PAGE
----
Growing up, my girl crushes swung between Judy Blume and Eleanor Roosevelt. I gravitated toward irreverent women who had stories to tell and history to make. Maybe because of this, I felt destined for a career in politics. As a campus activist at Northwestern University, I geeked out to all things political. I volunteered on Chicago congressional campaigns and Bill Clinton’s first presidential run. I even ran as a delegate for the Democratic National Convention in 1992. Capitol Hill was my Hollywood, where wonky, earnest do-gooders who wanted to change the world were celebrated. Or so I imagined.
After college, I landed a coveted position as a Capitol Hill press secretary, working for a brash, ambitious freshman congressman from South Florida. At 21 years old, I was not only the youngest press secretary on the Hill but also the lowest paid, making a paltry $15,000 a year. I could barely afford a Metro ticket, but in my costume pearls and hand-me-down skirt suits, I felt drunk with importance as I strode purposefully through the Capitol's corridors, kitten heels clicking against the marble floor.
Two years on the Hill was all it took to realize I needed a career change—at the ripe age of 23. I decided I'd rather be covering the news than pitching stories to news people. Many new grads are advised not to agonize about having to course-correct when you first start out. After all, your 20s are about taking chances and moving in different directions. That may work for some, but for others, it can mean starting back at the bottom of each new industry. Before long, you'll be hovering around 30 and still hoping to find an industry you love.
But for me, a few pivots actually made sense, and when I look back, I see a through-line to my career. It's not random; it makes sense—and ultimately made me a more interesting and appealing job candidate. Here's how I pulled it off.
After quitting D.C., I moved to New York and hustled to get a job—any job—in TV. My first position was as an assistant producer on the investigative team at Fox’s The New 'A Current Affair,' a tabloid show with a clunky name. When I interviewed, I sold myself as someone who knew how to pitch, package, and craft a story. I was on the other side of media now, but many of the skills I'd used on the Hill felt similar.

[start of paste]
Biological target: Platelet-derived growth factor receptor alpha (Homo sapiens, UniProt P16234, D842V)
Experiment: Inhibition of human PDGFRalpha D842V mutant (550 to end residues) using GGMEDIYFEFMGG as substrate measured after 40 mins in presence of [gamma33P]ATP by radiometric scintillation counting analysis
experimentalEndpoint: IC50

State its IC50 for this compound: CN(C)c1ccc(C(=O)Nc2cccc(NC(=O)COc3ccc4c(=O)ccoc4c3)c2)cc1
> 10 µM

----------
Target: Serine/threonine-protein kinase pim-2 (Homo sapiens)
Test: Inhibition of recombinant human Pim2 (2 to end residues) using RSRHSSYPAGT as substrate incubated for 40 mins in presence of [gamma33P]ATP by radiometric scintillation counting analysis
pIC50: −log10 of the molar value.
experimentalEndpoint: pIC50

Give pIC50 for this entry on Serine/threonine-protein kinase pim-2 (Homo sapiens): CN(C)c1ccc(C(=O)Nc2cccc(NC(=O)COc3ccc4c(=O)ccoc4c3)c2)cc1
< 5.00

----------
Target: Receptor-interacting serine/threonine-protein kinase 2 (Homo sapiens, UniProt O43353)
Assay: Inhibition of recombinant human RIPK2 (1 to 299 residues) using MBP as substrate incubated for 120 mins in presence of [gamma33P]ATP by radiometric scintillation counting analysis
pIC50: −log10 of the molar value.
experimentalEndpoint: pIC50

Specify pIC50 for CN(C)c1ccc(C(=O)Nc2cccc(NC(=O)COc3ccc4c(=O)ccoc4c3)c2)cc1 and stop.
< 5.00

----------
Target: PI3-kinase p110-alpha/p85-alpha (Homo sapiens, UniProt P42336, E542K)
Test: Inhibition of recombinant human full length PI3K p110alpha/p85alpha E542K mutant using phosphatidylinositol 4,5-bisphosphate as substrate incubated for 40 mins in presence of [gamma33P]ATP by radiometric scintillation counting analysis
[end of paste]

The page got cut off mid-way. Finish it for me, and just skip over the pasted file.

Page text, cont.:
A year later, I jumped again, this time getting a gig at Dateline. At NBC, my Capitol Hill experience was valued. It gave me a certain gravitas and credibility. Once again, my experience in a different industry held currency.
Millennials are expected to have six jobs before they turn 30. And pivoting in your career, especially in the early years, is getting even more common; by one recent estimate, around half of global workers are expected to change jobs before 2018 rolls around.
But because switching jobs has become the new normal, it may be easier to pivot than ever before. One rule of thumb that's useful to follow is to stick with your gut. Assessing what you’re really good at can help direct your move, even if it doesn't feel "strategic." It’s not that you shouldn’t be thoughtful about your pivot, but zeroing in on your strengths and with what gets you juiced is the first step to figuring out what to do next.
After graduating from the University of Michigan Law School, Debra Feinberg began her career in real estate law. Two years later, she was bored. Uninspired by her work, Feinberg was itching for something else. It was the summer of 2008, and she'd heard that the Obama campaign was hiring fellows to run field operations. This was exactly the change Feinberg needed. The position paid a small stipend to move to western Michigan and work as a grassroots organizer, setting up house parties and growing a network of dedicated volunteers.